Point Blank, 1967, 92 mins, Blu-ray
There is something very, very odd regards John Boorman’s crime drama Point Blank, mostly because it doesn’t make much sense at all. A (deliberately) disjointed prologue shows anti-hero Walker (Lee Marvin) being double-crossed by Mal Reece (John Vernon), shot at point blank range and and left for dead in a cell in abandoned Alcatraz. We thereafter see Walker recover, wander as if in a daze around Alcatraz and then step into the waters of the bay to swim over to San Francisco. Its something frankly preposterous, especially for a man critically injured by gunshots.
Later, we see Walker half-undressed and he bears no scars of bullet-wounds at all. I commented to my wife regards this, questioning was it a continuity error, or a lack of attention to detail, but I suppose all this leads to the question that has concerned viewers of the film for decades: did Walker actually die in that prison cell when he was shot, or perhaps did he drown in the bay? Is everything we witness post-shooting actually the fantasy of a dying man (I’m reminded of Sergio Leone’s Once Upon a Time in America, another film with an unreliable narrator, with many reading most of that film’s narrative as the opium- fuelled dream of Noodles (Robert de Niro)). Or instead is Walker, every time we see him after being shot, literally a vengeful ghost, the film a horror story dressed up as neo-noir? Indeed, a few times we see him advised/courted by Yost (Keenan Wyn) a mysterious character who weirdly drifts in and out of the proceedings; appearing and disappearing – we are led to believe he is a federal agent (at least, that was my first impression, Yost seeking Walker’s help in taking down ‘The Organisation’ protecting Reece) but Yost could perhaps be seen as a guardian Angel (or Demon?) guiding Walker on his path of supernatural revenge, feeding him information.
Its really a very peculiar film, quite disorientating even today- goodness knows what the response was back in 1967 (the film eventually proved a cult hit over the years and highly regarded but its odd structure and narrative concerned the studio and initial audiences). I’m pretty confident I’ll enjoy it more on subsequent viewings but this first time around, I was quite taken aback by its curious, almost Lynchian sense of time out of joint (some scenes are literally edited out of sequence, it seems) and being subject to an unreliable narrator who may be dead, or may be dreaming. I’m still not certain what to think. Its notable also just how, well, European-arthouse it looks, with all sorts of curious angles and camera set-ups that only intensify the sense of unreality that pervades the film.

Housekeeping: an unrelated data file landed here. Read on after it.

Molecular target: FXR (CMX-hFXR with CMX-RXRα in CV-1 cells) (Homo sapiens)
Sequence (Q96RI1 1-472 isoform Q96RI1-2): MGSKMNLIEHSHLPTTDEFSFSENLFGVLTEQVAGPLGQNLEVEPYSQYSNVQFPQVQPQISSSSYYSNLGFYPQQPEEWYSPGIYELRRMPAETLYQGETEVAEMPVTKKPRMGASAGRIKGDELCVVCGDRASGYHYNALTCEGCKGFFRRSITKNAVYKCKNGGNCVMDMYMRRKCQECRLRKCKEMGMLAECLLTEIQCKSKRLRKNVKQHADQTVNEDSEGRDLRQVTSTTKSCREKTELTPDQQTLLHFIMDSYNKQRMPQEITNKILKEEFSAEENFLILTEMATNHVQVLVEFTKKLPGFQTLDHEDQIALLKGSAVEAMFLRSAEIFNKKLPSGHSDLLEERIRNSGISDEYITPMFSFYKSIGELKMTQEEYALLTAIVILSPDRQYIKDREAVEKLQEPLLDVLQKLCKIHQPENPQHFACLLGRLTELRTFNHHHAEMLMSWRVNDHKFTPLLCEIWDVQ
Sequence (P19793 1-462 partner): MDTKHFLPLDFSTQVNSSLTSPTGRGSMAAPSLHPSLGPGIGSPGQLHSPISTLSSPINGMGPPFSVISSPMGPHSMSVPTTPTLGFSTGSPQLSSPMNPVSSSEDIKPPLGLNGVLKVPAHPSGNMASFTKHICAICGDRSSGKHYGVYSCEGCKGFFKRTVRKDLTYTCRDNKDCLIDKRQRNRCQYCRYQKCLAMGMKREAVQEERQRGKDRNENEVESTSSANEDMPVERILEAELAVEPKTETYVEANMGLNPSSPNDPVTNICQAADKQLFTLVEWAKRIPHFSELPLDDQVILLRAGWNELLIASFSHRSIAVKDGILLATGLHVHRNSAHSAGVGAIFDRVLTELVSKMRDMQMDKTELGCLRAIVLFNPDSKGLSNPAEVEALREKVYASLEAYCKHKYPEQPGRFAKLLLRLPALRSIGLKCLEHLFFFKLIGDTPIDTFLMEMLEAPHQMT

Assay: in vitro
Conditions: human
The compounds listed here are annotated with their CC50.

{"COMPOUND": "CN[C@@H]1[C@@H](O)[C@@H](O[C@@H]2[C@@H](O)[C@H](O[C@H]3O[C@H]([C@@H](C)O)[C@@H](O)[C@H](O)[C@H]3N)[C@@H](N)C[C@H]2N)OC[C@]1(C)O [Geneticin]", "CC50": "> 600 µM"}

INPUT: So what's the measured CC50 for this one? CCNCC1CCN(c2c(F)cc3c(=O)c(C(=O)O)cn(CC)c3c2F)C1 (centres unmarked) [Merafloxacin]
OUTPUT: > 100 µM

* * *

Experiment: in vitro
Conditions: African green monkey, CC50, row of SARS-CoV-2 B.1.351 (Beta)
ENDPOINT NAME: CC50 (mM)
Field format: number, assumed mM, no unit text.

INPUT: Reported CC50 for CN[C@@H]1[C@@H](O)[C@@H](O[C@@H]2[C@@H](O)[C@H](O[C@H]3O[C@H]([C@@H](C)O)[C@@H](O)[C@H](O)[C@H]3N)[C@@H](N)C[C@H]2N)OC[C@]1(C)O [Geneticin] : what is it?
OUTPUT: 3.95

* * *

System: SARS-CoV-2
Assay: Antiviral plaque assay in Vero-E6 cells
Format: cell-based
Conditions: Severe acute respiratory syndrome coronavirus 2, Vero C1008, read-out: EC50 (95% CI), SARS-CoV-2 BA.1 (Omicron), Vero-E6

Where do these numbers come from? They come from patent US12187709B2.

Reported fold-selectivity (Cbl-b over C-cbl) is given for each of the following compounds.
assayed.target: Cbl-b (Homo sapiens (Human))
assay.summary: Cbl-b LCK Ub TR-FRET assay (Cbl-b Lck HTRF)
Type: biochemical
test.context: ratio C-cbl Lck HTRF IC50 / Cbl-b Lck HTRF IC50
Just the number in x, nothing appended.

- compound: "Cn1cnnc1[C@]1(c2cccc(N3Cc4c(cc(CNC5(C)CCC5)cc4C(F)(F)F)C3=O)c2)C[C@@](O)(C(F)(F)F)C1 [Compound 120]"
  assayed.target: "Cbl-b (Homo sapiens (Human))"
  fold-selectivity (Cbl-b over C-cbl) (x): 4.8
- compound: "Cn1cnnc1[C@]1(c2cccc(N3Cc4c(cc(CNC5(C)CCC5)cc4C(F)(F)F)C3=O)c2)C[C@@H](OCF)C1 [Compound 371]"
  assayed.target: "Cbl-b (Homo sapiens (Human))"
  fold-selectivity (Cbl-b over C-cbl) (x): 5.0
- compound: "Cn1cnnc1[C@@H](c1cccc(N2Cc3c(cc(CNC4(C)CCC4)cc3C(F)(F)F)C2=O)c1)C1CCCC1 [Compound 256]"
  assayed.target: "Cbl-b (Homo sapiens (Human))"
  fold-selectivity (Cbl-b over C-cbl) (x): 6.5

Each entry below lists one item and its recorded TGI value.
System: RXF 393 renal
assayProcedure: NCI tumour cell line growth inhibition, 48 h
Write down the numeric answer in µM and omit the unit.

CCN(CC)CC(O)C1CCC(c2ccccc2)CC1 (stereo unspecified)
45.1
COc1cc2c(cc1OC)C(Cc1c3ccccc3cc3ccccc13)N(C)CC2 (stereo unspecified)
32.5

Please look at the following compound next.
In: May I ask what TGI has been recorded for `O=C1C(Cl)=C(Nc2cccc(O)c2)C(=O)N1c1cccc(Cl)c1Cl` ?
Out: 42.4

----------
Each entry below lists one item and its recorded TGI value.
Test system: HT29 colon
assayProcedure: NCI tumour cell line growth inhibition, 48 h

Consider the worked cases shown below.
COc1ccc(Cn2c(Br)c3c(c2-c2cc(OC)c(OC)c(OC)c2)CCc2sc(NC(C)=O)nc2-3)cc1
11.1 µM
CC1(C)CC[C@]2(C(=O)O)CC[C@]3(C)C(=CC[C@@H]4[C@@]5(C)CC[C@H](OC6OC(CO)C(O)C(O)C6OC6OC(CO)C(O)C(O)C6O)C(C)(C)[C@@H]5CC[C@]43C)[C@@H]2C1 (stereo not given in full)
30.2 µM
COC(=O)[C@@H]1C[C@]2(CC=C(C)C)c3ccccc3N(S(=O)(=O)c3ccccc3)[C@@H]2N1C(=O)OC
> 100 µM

There is definitely an impression that this is a film distinctly of its time- back when Old Hollywood, under the continuing threat of television, was changing into what would become the American Cinema of the 1970s, the rather auteur, sometimes quite radical movies such as Taxi Driver, Klute, The Exorcist, The Godfather, and Apocalypse Now and so many others, before that itself began to transform into the corporate Hollywood we are living with today. Watching Point Blank‘s rather surreal narrative I found myself thinking of The Swimmer, released just a year later. Both are so strange one cannot imagine them being made the decade before or the decade after.
Point Blank was based on a book “Hunter” by Richard Stark that also served as inspiration for the Mel Gibson-starring Payback from 1999, a film I really enjoyed (especially in its directors Cut version)- Payback has a more routine, dare I say reliable, narrative and I really must get that Blu-ray out for a rewatch sometime soon. It will be fascinating to compare the two very different approaches to the same revenge story. I also find obvious similarities between Point Blank and Get Carter from 1971 that I watched a short time ago, another more routine revenge tale when compared to John Boorman’s film.